The game does stay true to whatever character Isaac does have though. He's no military soldier, so he doesn't go around toting machine guns and such. Isaac's weapons mostly consist of mining equipment from the ship, with the exception of one gun, which does feel quite military. The lack of proper fire power increases the feeling that no one was prepared to face this kind of threat.

The story is very intriguing with some good twist towards the end, however Isaac's inability to display emotion is a heavy weight. To get the most out of the story, I recommend watching Dead Space: Downfall, an hour-or-so long anime that shows the events and some back story of what went down with the Ishimura.


At it's core, Dead Space is a survival horror. You can expect a scarce amount of supplies and unexpected ambushes. The low amount of supplies becomes even more rare of harder difficulties,  forcing you to really use your ammo conservatively.

Speaking of conserving ammo, the way in which you fight off the Necromorphs is quite unique. Due to their alien traits, they can absorb a lot of damage to their torso area. Nor do they require a head to continue pursuing an attack. Though you can eventually kill these guys with blast to the torso (takes a lot more ammo, of which can be hard to come by), the best way to take them down is to dismember the limbs, which the game will constantly remind you of during the first couple hours. This puts some serious innovation on an otherwise generic third person shooter. The weapons are even oriented in this manor as well. For example, the first weapon you acquire, the Plasma Cutter, shoots an energy blast about a foot in length, however you can alternate whether the beam shoots vertically, or horizontally. This allows you to target enemies in a way that will guarantee a good shot at dismembering a limb. They generally fall after loosing two to three limbs.


The atmosphere has a bigger affect on gameplay than in most games. It's really not that scary of a game (I guess that depends on your preference), but you spend a lot of the time in suspense of what's going to happen before, and if something actually does happens. As a result, I was almost always on edge, despite not being particularly scared of the Necromorphs themselves. Eventually you'll catch onto cues such as a long dark hallway, or an abundance on ammo on the floor before entering a large room. These will tip you off that something, whatever it may be, is coming, but the action remains exciting.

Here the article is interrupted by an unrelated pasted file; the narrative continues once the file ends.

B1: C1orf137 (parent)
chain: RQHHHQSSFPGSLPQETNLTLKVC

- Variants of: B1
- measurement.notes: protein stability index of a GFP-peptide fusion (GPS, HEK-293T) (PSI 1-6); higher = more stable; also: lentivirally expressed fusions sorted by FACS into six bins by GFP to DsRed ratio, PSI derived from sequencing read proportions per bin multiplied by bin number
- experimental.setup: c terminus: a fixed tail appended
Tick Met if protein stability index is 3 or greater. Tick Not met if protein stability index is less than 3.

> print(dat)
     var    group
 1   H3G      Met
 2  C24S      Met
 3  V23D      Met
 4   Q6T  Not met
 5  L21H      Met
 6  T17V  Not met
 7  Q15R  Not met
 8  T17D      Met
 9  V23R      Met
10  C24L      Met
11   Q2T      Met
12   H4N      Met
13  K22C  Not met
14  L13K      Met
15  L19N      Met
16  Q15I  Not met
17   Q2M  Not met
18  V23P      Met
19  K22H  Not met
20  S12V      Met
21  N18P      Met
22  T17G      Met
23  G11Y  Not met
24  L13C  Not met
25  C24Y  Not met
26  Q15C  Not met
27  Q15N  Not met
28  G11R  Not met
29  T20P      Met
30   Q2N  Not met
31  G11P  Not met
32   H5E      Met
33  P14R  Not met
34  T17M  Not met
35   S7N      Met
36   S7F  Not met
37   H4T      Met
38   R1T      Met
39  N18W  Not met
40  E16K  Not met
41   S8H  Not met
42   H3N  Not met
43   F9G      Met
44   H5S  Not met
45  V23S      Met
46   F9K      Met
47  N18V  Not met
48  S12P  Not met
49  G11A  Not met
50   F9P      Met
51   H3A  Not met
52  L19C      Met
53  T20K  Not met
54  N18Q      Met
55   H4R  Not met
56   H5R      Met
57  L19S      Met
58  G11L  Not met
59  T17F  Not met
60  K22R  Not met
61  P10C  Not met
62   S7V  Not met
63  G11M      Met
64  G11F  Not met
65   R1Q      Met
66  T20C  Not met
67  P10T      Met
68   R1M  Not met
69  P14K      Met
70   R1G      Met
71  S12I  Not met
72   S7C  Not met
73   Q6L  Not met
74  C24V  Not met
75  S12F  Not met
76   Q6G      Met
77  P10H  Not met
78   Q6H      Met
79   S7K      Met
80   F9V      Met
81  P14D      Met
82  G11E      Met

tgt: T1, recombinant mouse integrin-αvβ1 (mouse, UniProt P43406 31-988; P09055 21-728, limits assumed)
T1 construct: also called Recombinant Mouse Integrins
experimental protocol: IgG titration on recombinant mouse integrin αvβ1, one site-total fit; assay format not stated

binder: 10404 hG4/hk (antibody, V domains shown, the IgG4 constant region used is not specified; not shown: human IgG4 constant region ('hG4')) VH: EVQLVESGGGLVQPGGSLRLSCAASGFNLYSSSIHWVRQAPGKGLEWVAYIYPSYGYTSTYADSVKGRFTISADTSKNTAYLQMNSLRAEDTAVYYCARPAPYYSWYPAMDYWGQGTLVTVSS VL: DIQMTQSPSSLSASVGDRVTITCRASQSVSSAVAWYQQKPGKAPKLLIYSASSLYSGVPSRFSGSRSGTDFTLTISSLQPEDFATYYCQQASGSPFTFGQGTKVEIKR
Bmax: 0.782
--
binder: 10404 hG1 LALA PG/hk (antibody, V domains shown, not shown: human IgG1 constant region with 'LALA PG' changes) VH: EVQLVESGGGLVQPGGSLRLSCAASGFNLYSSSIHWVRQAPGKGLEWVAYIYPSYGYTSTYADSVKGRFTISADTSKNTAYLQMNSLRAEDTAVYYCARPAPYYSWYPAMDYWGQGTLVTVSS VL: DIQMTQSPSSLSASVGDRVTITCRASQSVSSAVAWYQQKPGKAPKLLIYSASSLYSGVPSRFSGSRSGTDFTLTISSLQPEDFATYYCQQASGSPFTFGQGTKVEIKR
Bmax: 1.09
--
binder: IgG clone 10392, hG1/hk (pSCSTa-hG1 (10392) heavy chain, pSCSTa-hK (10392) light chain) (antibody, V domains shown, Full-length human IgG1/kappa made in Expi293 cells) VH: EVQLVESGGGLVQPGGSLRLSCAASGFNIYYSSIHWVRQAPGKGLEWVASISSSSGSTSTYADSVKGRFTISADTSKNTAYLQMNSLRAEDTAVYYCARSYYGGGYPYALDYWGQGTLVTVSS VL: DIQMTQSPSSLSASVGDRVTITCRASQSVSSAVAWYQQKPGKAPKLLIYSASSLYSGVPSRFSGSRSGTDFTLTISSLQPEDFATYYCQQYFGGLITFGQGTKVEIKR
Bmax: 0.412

You'll always know where to go, but exploring is usually available, but as I said earlier, you'll be weighing the risk and rewards before wandering off. And the rewards can be pretty good. There could be credits for use in the store, or power nodes which are used to upgrade the stats of your gear. So you're risky trips down that dark hall pay off. Or maybe they won't, only one way to find out.


Zero-G areas feel a bit disorienting, but they do add in some variety. In addition, areas void of oxygen add a bit of stress as you race against a clock on your back counting down your remaining oxygen supply. This small inclusion makes these moments highly exciting and fast paced.

Dead Space's gameplay is fun. Simple as that. Just when things are about to become boring it throws something new at you, whether that be a new enemy, or something you weren't expecting at all.


I regret neglecting Dead Space for so long, as I seem to have completely  fallen for the game. Great visuals even in such dark environments exciting gameplay, and a haunting enemy. The only downside is that even though Dead Space has a good story beyond just Isaac's struggles, you have to put in more effort to get it all (searching for and reading text entries, and even watching the anime). If you're a fan of Bioshock or even Metroid, I'd highly recommend this one.